Gaku points out that the banana is great fruit to practice with because it’s cheap and easy to carve. When asked what he does with all his creations after he’s done, his reply is simple: he eats them. “Except for the banana peel.”

You can see more of Gaku’s creations on his Instagram account. (Syndicated from Spoon & Tamago)

 

 



Animation Food

An Absurd Animated Short About… Bananas

July 11, 2016

Christopher Jobson

Apropos of nothing, here’s an animated short featuring a variety of bananas. The video was created by Xander Marritt and Elias Freiberger, and produced by Future Deluxe. It even has its own website with GIFs and such. (via Swissmiss)

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Craft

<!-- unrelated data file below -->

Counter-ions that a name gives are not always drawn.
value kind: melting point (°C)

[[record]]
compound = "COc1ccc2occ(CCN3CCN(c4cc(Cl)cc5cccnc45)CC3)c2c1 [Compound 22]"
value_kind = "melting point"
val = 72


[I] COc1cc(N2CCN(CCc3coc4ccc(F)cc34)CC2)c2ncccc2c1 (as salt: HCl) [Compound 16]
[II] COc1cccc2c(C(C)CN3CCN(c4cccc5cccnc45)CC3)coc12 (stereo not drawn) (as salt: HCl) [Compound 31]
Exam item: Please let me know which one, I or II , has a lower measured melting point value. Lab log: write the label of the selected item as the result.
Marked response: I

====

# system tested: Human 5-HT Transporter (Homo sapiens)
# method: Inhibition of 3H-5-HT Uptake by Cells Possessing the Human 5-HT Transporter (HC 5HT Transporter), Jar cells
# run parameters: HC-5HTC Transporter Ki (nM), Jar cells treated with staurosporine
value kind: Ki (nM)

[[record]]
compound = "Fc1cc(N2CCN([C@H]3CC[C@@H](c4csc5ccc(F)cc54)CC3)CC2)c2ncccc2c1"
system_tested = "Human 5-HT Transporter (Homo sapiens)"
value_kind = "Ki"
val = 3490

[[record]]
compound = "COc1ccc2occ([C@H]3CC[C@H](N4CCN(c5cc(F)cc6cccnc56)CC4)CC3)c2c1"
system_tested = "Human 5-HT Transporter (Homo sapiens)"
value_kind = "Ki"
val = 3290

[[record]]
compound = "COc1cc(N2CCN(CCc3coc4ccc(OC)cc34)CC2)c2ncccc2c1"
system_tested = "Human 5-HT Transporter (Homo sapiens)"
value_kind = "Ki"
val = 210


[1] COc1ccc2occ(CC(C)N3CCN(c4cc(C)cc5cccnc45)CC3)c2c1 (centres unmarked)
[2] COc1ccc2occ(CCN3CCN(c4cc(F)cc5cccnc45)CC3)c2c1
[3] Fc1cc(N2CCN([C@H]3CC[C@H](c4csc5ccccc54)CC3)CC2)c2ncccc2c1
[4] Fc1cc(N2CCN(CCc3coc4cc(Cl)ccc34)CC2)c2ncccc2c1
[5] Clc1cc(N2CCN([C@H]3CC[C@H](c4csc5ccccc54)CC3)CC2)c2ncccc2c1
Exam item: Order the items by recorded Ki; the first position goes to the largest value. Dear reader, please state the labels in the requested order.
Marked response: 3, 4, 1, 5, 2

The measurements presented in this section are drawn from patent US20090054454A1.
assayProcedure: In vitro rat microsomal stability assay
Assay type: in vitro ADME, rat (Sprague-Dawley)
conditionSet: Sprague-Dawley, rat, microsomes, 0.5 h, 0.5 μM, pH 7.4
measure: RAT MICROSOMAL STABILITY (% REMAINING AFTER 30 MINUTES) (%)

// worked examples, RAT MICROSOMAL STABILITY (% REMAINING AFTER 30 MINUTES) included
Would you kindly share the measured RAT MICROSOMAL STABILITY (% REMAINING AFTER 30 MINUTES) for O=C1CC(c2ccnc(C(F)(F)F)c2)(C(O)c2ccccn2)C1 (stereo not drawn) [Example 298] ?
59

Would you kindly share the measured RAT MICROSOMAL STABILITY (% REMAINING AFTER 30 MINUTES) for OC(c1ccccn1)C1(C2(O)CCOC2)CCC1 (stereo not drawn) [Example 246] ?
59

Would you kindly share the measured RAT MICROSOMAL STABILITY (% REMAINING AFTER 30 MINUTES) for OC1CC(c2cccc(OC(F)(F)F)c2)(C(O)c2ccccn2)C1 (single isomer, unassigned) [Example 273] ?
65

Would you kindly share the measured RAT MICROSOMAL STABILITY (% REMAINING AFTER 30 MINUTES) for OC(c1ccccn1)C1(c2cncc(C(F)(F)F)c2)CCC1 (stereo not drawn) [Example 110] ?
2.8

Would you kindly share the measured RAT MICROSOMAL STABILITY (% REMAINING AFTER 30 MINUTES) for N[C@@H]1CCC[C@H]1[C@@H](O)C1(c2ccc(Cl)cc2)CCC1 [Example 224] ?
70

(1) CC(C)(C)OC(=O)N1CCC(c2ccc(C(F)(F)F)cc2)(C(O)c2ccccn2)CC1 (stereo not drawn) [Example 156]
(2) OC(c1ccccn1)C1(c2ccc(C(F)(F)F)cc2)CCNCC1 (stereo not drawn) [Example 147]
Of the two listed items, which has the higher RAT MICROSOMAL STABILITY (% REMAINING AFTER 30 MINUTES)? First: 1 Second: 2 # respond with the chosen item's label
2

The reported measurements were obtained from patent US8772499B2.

Knit Fruits and Veggies by ‘MapleApple’ Look Good Enough to Eat

February 23, 2016

Christopher Jobson

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Latvia-based MapleApple, a mother and daughter duo, knit a bountiful harvest of produce solely from wool and acrylic yarn. The faithful recreations of turnips, carrots, lemons, and leeks are available as individual pieces or sold together as large sets. All pieces are child-safe and you can see much more in their shop.

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Craft Design Food

Handmade Fruit Candles by LessCandles

November 13, 2015

Christopher Jobson

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We were completely unaware of how badly we needed candles that look like fruit until we discovered these creations by Lithuania-based candlemaker LessCandles. Each candle is crafted and painted by hand. What you see here only scratches the surface of their pretty amazing designs. (via So Super Awesome)